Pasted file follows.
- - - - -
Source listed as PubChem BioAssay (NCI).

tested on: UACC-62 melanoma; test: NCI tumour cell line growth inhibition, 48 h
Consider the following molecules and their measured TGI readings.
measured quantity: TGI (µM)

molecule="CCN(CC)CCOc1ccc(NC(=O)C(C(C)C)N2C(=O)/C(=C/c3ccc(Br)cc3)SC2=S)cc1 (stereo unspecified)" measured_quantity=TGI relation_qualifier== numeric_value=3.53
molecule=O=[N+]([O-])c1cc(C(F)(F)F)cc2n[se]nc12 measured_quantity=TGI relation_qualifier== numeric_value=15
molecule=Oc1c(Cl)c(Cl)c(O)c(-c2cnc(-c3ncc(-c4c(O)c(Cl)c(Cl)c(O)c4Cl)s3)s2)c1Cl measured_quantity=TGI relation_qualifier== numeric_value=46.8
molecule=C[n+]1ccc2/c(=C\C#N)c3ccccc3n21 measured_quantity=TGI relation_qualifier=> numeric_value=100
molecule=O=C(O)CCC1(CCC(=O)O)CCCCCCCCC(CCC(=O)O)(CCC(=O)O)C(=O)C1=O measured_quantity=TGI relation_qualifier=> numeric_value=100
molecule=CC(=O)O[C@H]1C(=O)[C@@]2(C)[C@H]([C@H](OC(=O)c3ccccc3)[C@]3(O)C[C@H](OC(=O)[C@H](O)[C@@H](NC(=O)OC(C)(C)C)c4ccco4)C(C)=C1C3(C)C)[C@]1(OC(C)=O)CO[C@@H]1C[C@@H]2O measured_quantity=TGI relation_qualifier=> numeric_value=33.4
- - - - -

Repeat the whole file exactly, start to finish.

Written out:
Source listed as PubChem BioAssay (NCI).

tested on: UACC-62 melanoma; test: NCI tumour cell line growth inhibition, 48 h
Consider the following molecules and their measured TGI readings.
measured quantity: TGI (µM)

molecule="CCN(CC)CCOc1ccc(NC(=O)C(C(C)C)N2C(=O)/C(=C/c3ccc(Br)cc3)SC2=S)cc1 (stereo unspecified)" measured_quantity=TGI relation_qualifier== numeric_value=3.53
molecule=O=[N+]([O-])c1cc(C(F)(F)F)cc2n[se]nc12 measured_quantity=TGI relation_qualifier== numeric_value=15
molecule=Oc1c(Cl)c(Cl)c(O)c(-c2cnc(-c3ncc(-c4c(O)c(Cl)c(Cl)c(O)c4Cl)s3)s2)c1Cl measured_quantity=TGI relation_qualifier== numeric_value=46.8
molecule=C[n+]1ccc2/c(=C\C#N)c3ccccc3n21 measured_quantity=TGI relation_qualifier=> numeric_value=100
molecule=O=C(O)CCC1(CCC(=O)O)CCCCCCCCC(CCC(=O)O)(CCC(=O)O)C(=O)C1=O measured_quantity=TGI relation_qualifier=> numeric_value=100
molecule=CC(=O)O[C@H]1C(=O)[C@@]2(C)[C@H]([C@H](OC(=O)c3ccccc3)[C@]3(O)C[C@H](OC(=O)[C@H](O)[C@@H](NC(=O)OC(C)(C)C)c4ccco4)C(C)=C1C3(C)C)[C@]1(OC(C)=O)CO[C@@H]1C[C@@H]2O measured_quantity=TGI relation_qualifier=> numeric_value=33.4